up += indent+"arr["+i+"] = "+arr+"["+ind+"];\n";
    }
    var body = "var res=[],\n    arr=[];\n"+up+indent+"res.push(arr.slice());\n"+down+"return res;";
    return cartesian.cache[n] = new Function(args, body);
}

var f = function(arr){
    if(typeof arr !== 'object'){
        return false;
    }

    arr = arr.filter(function(elem){ return (elem !== null); }); // remove empty elements - make sure length is correct
    var len = arr.length;

    var nextPerm = function(){ // increase the counter(s)
        var i = 0;

        while(i < len)
        {
            arr[i].counter++;

            if(arr[i].counter >= arr[i].length){
                arr[i].counter = 0;
                i++;
            }else{
                return false;
            }
        }

        return true;
    };

    var getPerm = function(){ // get the current permutation
        var perm_arr = [];

        for(var i = 0; i < len; i++)
        {
            perm_arr.push(arr[i][arr[i].counter]);
        }

        return perm_arr;
    };

    var new_arr = [];

    for(var i = 0; i < len; i++) // set up a counter property inside the arrays
    {
        arr[i].counter = 0;
    }

    while(true)
    {
        new_arr.push(getPerm()); // add current permutation to the new array

        if(nextPerm() === true){ // get next permutation, if returns true, we got them all
            break;
        }
    }

    return new_arr;
};

Here's another way of doing it. I treat the indices of all of the arrays like a number whose digits are all different bases (like time and dates), using the length of the array as the radix.

So, using your first set of data, the first digit is base 2, the second is base 4, and the third is base 3. The counter starts 000, then goes 001, 002, then 010. The digits correspond to indices in the arrays, and since order is preserved, this is no problem.

I have a fiddle with it working here: http://jsfiddle.net/Rykus0/DS9Ea/1/

and here is the code:

// Arbitrary base x number class 
var BaseX = function(initRadix){
    this.radix     = initRadix ? initRadix : 1;    
    this.value     = 0;
    this.increment = function(){
        return( (this.value = (this.value + 1) % this.radix) === 0);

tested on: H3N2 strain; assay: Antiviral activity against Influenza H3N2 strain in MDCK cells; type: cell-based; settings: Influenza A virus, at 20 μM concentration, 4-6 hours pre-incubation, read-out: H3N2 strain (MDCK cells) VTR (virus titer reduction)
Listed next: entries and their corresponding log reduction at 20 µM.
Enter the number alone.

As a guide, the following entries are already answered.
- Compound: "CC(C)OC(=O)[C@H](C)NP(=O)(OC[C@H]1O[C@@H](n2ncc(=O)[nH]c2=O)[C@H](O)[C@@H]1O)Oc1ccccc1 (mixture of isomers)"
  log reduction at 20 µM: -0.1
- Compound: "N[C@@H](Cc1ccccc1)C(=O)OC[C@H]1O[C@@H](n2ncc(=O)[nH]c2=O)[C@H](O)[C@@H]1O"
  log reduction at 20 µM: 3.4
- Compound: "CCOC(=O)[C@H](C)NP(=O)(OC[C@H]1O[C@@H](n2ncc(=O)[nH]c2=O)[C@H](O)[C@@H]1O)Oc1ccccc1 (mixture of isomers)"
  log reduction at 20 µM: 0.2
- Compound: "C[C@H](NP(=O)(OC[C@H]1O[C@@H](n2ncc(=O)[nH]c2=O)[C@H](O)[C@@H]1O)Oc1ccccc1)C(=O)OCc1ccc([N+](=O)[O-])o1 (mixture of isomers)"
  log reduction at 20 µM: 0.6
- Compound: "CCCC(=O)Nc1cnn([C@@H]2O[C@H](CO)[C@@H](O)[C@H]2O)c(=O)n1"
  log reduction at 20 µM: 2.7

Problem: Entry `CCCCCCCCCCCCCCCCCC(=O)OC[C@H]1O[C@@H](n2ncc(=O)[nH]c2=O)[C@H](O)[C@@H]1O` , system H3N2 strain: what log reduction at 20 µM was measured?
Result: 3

}
}

function combinations(input){
    var output    = [],    // Array containing the resulting combinations
        counters  = [],    // Array of counters corresponding to our input arrays
        remainder = false, // Did adding one cause the previous digit to rollover?
        temp;              // Holds one combination to be pushed into the output array

    // Initialize the counters
    for( var i = input.length-1; i >= 0; i-- ){
        counters.unshift(new BaseX(input[i].length));
    }

    // Get all possible combinations
    // Loop through until the first counter rolls over
    while( !remainder ){
        temp      = [];   // Reset the temporary value collection array
        remainder = true; // Always increment the last array counter

        // Process each of the arrays
        for( i = input.length-1; i >= 0; i-- ){
            temp.unshift(input[i][counters[i].value]); // Add this array's value to the result

            // If the counter to the right rolled over, increment this one.
            if( remainder ){
                remainder = counters[i].increment();
            }
        }
        output.push(temp); // Collect the results.
    }

    return output;
}

// Input is an array of arrays
console.log(combinations([[0,1], [0,1,2,3], [0,1,2]]));

Another implementation with ES6 recursive style

Array.prototype.cartesian = function(a,...as){
  return a ? this.reduce((p,c) => (p.push(...a.cartesian(...as).map(e => as.length ? [c,...e] : [c,e])),p),[])
           : this;
};

console.log(JSON.stringify([0,1].cartesian([0,1,2,3], [[0],[1],[2]])));


You can use a recursive function to get all combinations

const charSet = [["A", "B"],["C", "D", "E"],["F", "G", "H", "I"]];

let loopOver = (arr, str = '', final = []) => {
  if (arr.length > 1) {
    arr[0].forEach(v => loopOver(arr.slice(1), str + v, final))
  } else {
    arr[0].forEach(v => final.push(str + v))
  }
  return final
}

console.log(loopOver(charSet))


This code can still be shorten using ternary but i prefer the first version for readability ????

const charSet = [["A", "B"],["C", "D", "E"],["F", "G", "H", "I"]];

let loopOver = (arr, str = '') => arr[0].map(v => arr.length > 1 ? loopOver(arr.slice(1), str + v) : str + v).flat()

console.log(loopOver(charSet))


const charSet = [["A", "B"],["C", "D", "E"],["F", "G", "H", "I"]];
console.log(charSet.reduce((a,b)=>a.flatMap(x=>b.map(y=>x+y)),['']))